KUALA LUMPUR: The Cabinet has decided that PLUS Malaysia Bhd, the country’s largest highway concessionaire, will not be sold to any bidders.
Instead, its concessions will be extended by 20 years, said Prime Minister Tun Dr Mahathir Mohamad.
He said the extension came with the agreement that PLUS would reduce its toll rates by 18% and that there would be no more toll hikes.
The decision was made during the Cabinet meeting yesterday but Dr Mahathir did not say whether the matter was put to a vote.
“We have studied all the bids made by the private sector and also the bid by Khazanah Nasional. We decided that the best way was not to sell PLUS to anybody, but to keep it with Khazanah Nasional and the Employees Provident Fund (EPF), ” he said.
He added that people need not worry about the 20-year extension because the new toll charges would be low after taking into account the future value of money.
“They (PLUS) have to reduce the toll rate by 18%, but remember, this is 18% off today’s rates. That means in 20 years’ time, the toll charges when compared with the ringgit then will not be very high.
“Traffic will increase, but the value and purchasing power of the ringgit will go down (because of inflation), so what they (PLUS) earn afterwards (over the concession period) is not as big as people think.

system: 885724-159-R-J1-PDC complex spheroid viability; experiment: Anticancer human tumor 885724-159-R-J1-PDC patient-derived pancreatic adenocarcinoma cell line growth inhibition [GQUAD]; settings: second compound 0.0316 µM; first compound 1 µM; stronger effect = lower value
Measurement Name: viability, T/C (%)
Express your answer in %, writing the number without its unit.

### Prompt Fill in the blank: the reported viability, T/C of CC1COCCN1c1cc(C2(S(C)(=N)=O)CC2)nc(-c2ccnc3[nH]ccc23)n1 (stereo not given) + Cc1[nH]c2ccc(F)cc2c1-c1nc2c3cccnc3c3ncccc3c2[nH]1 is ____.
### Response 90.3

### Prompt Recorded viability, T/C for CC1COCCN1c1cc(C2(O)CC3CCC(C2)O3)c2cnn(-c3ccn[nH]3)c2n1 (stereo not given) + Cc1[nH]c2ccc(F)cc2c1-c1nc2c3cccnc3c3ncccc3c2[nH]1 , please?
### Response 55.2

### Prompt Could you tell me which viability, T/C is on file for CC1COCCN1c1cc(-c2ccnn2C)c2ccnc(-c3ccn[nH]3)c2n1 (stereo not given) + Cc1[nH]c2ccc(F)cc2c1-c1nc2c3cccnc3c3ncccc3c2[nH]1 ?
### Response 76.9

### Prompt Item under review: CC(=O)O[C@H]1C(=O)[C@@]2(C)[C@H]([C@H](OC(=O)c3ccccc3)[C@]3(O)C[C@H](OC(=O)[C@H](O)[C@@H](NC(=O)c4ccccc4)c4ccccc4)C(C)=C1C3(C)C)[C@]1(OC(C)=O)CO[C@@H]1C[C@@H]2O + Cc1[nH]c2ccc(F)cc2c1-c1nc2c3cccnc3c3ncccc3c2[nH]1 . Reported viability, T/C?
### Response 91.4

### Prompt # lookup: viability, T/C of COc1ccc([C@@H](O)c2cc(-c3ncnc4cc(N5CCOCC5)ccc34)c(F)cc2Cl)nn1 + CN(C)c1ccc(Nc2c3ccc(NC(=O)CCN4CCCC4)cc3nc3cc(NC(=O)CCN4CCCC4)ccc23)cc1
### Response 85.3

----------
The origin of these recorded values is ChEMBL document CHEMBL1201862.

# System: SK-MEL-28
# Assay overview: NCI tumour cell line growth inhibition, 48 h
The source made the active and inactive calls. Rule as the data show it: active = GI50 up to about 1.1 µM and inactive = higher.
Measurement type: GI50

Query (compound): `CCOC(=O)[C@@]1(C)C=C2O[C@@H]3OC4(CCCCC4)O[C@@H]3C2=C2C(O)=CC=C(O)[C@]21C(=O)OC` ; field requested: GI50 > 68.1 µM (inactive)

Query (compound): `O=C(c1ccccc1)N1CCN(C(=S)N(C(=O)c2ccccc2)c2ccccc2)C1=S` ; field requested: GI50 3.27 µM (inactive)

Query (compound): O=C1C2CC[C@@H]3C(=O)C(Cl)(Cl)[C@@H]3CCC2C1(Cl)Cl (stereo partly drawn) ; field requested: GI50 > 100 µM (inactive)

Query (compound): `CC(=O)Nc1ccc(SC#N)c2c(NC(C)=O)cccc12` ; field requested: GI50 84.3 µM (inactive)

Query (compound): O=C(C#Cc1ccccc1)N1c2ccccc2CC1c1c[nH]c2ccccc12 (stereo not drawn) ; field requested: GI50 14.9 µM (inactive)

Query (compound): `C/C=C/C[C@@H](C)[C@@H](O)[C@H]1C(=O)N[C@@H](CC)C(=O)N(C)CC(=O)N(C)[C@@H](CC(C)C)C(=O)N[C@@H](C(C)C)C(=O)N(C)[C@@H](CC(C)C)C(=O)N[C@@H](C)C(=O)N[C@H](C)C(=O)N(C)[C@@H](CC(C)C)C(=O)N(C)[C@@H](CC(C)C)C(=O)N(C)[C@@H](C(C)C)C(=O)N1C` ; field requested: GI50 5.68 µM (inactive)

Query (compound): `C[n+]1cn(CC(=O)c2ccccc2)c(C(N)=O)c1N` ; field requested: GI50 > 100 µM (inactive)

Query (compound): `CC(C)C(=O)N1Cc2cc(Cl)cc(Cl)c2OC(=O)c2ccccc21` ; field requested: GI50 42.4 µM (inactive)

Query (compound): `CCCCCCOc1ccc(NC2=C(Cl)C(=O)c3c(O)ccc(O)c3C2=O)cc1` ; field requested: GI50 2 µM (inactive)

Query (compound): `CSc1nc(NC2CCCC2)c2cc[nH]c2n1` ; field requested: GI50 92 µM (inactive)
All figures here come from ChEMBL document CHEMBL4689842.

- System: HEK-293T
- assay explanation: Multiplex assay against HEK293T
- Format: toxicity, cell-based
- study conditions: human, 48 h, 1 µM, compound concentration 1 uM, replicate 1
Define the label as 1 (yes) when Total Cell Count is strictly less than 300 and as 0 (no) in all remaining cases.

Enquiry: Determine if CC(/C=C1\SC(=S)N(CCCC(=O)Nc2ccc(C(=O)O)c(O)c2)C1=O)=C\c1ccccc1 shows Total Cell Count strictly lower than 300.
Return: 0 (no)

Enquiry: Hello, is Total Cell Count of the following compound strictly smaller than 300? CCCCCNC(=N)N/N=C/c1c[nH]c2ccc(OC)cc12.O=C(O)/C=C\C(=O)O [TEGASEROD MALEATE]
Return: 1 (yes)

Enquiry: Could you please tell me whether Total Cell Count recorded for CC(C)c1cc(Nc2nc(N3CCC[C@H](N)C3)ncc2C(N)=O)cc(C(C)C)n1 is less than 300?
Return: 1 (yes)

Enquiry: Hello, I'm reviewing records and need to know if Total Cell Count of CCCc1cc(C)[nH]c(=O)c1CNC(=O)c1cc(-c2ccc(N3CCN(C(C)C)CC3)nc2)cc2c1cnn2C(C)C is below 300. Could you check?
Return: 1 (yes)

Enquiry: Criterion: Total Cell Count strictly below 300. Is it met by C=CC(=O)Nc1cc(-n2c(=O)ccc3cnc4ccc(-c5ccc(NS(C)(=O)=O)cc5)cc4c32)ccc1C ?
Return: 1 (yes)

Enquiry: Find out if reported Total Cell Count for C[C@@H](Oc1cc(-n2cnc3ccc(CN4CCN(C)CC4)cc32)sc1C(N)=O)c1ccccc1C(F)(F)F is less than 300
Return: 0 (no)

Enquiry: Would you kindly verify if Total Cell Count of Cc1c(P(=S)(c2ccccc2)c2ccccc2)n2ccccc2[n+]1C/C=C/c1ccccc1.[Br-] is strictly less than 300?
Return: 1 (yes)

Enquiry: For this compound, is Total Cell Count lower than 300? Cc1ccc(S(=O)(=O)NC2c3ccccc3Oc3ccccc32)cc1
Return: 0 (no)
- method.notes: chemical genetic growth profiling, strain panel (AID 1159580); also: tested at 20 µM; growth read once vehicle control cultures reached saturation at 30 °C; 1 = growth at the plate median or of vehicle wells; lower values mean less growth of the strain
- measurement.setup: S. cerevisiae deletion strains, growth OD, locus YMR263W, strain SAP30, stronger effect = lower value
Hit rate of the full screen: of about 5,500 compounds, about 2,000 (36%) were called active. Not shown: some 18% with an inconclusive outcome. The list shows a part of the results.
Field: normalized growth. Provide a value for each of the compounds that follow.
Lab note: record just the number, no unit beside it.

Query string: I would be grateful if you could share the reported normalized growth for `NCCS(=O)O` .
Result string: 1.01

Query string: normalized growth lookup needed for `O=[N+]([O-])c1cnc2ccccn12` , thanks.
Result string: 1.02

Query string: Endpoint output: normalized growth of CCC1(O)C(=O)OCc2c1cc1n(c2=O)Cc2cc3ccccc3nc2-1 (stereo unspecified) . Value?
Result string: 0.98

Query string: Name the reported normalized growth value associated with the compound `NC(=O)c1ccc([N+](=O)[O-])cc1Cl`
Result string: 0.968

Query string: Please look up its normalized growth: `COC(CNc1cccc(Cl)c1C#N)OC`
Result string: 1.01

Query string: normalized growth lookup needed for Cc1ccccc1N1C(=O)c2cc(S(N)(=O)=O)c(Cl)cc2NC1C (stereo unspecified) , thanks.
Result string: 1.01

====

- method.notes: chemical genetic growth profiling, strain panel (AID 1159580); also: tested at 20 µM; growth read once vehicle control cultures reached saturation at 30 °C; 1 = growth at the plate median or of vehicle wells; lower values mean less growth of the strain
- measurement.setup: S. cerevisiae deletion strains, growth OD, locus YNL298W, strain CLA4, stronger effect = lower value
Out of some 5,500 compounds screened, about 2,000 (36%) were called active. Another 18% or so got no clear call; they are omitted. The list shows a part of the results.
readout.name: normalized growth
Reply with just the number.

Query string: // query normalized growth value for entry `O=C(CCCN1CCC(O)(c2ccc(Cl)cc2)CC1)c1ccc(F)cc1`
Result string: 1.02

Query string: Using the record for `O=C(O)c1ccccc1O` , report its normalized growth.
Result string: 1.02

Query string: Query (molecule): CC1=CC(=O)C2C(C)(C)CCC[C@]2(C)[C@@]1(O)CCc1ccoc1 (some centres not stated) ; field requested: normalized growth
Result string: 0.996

“This is because we are looking at it at the present rate, and it will be a flat rate minus 18%”, Dr Mahathir told the media after officiating Balai Islam Complex at the Tenaga Nasional Bhd headquarters in conjunction with its 70th year.
In an immediate reaction, several groups say the government should come up with effective policies and measures to encourage Malaysians to take public transportation instead.
Federation of Malaysian Consumers Associations chief executive officer Datuk Paul Selvaraj said transportation is the third largest component of the cost of living.
“The reduction of the toll rates will benefit individual vehicle owners but the focus should be on public transportation, to get the people out of their cars and on the public transport system.
“We do not have reliable public transportation, so people are actually forced to use their cars, and when you’re forced to do that, you need to factor in parking, toll and other charges, which add up to the cost of living, ” said Selvaraj.
Malaysian Public Transport Users Association president Ajit Johl said the association disagrees with the measure of reducing toll rates, adding that it does not make sense to do so.
“Billions of taxpayer funds have been used to improve public transport, but the policies that encourage users to switch modality from private to public transport are hardly seen. The reduction of toll rates and the delayed fuel subsidy will only encourage the use of private vehicles.
“This is definitely a shift back to the 80s mentality, where a person is judged by vehicle ownership, ” he said.
PLUS is owned by the UEM Group – a subsidiary of Khazanah Nasional – and EPF.
Khazanah has a 51% stake in PLUS, with EPF holding the remaining shares.
Khazanah had proposed that the best entity to take over PLUS was, in fact, the government. It was reported that four other players vying for PLUS had offered cash for control of the concessionaire.
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